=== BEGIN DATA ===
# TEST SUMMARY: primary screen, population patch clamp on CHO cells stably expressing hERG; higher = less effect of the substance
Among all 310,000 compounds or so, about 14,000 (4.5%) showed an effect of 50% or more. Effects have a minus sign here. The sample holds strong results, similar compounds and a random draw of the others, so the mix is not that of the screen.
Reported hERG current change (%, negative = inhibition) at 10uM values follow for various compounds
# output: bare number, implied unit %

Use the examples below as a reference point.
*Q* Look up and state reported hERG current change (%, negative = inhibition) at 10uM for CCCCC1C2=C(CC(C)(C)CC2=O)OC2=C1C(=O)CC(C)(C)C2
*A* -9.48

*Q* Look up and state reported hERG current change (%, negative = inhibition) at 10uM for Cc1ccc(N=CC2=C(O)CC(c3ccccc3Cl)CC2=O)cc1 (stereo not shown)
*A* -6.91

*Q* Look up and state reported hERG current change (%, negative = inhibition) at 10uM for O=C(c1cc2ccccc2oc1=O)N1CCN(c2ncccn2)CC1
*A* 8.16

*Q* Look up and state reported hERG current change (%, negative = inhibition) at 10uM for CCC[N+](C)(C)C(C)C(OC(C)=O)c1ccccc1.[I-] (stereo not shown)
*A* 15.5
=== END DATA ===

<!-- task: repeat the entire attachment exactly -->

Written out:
# TEST SUMMARY: primary screen, population patch clamp on CHO cells stably expressing hERG; higher = less effect of the substance
Among all 310,000 compounds or so, about 14,000 (4.5%) showed an effect of 50% or more. Effects have a minus sign here. The sample holds strong results, similar compounds and a random draw of the others, so the mix is not that of the screen.
Reported hERG current change (%, negative = inhibition) at 10uM values follow for various compounds
# output: bare number, implied unit %

Use the examples below as a reference point.
*Q* Look up and state reported hERG current change (%, negative = inhibition) at 10uM for CCCCC1C2=C(CC(C)(C)CC2=O)OC2=C1C(=O)CC(C)(C)C2
*A* -9.48

*Q* Look up and state reported hERG current change (%, negative = inhibition) at 10uM for Cc1ccc(N=CC2=C(O)CC(c3ccccc3Cl)CC2=O)cc1 (stereo not shown)
*A* -6.91

*Q* Look up and state reported hERG current change (%, negative = inhibition) at 10uM for O=C(c1cc2ccccc2oc1=O)N1CCN(c2ncccn2)CC1
*A* 8.16

*Q* Look up and state reported hERG current change (%, negative = inhibition) at 10uM for CCC[N+](C)(C)C(C)C(OC(C)=O)c1ccccc1.[I-] (stereo not shown)
*A* 15.5